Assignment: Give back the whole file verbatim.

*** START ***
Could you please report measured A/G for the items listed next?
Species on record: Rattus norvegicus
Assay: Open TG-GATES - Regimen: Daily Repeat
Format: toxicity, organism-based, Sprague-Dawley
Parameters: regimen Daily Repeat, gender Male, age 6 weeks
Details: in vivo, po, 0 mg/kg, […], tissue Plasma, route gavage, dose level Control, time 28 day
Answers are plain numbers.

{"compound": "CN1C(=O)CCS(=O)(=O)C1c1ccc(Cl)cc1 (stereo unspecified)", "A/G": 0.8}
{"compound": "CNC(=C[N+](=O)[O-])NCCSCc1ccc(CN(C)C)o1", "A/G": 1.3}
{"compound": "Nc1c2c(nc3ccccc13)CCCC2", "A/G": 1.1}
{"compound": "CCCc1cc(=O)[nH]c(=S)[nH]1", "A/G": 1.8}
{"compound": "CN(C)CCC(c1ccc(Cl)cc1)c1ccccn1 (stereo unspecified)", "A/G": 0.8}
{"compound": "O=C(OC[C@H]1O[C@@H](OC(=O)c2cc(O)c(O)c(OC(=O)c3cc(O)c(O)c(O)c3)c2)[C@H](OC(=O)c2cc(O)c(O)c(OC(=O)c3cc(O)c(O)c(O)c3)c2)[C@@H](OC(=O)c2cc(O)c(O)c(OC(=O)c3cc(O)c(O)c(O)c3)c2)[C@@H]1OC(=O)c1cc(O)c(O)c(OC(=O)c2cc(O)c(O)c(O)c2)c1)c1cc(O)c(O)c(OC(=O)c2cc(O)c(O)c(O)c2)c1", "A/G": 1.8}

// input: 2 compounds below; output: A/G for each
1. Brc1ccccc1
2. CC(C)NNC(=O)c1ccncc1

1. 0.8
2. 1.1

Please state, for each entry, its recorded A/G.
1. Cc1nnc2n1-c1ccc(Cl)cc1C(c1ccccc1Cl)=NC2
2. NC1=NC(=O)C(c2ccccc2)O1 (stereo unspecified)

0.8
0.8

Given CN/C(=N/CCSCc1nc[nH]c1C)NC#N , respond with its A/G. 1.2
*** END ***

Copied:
Could you please report measured A/G for the items listed next?
Species on record: Rattus norvegicus
Assay: Open TG-GATES - Regimen: Daily Repeat
Format: toxicity, organism-based, Sprague-Dawley
Parameters: regimen Daily Repeat, gender Male, age 6 weeks
Details: in vivo, po, 0 mg/kg, […], tissue Plasma, route gavage, dose level Control, time 28 day
Answers are plain numbers.

{"compound": "CN1C(=O)CCS(=O)(=O)C1c1ccc(Cl)cc1 (stereo unspecified)", "A/G": 0.8}
{"compound": "CNC(=C[N+](=O)[O-])NCCSCc1ccc(CN(C)C)o1", "A/G": 1.3}
{"compound": "Nc1c2c(nc3ccccc13)CCCC2", "A/G": 1.1}
{"compound": "CCCc1cc(=O)[nH]c(=S)[nH]1", "A/G": 1.8}
{"compound": "CN(C)CCC(c1ccc(Cl)cc1)c1ccccn1 (stereo unspecified)", "A/G": 0.8}
{"compound": "O=C(OC[C@H]1O[C@@H](OC(=O)c2cc(O)c(O)c(OC(=O)c3cc(O)c(O)c(O)c3)c2)[C@H](OC(=O)c2cc(O)c(O)c(OC(=O)c3cc(O)c(O)c(O)c3)c2)[C@@H](OC(=O)c2cc(O)c(O)c(OC(=O)c3cc(O)c(O)c(O)c3)c2)[C@@H]1OC(=O)c1cc(O)c(O)c(OC(=O)c2cc(O)c(O)c(O)c2)c1)c1cc(O)c(O)c(OC(=O)c2cc(O)c(O)c(O)c2)c1", "A/G": 1.8}

// input: 2 compounds below; output: A/G for each
1. Brc1ccccc1
2. CC(C)NNC(=O)c1ccncc1

1. 0.8
2. 1.1

Please state, for each entry, its recorded A/G.
1. Cc1nnc2n1-c1ccc(Cl)cc1C(c1ccccc1Cl)=NC2
2. NC1=NC(=O)C(c2ccccc2)O1 (stereo unspecified)

0.8
0.8

Given CN/C(=N/CCSCc1nc[nH]c1C)NC#N , respond with its A/G. 1.2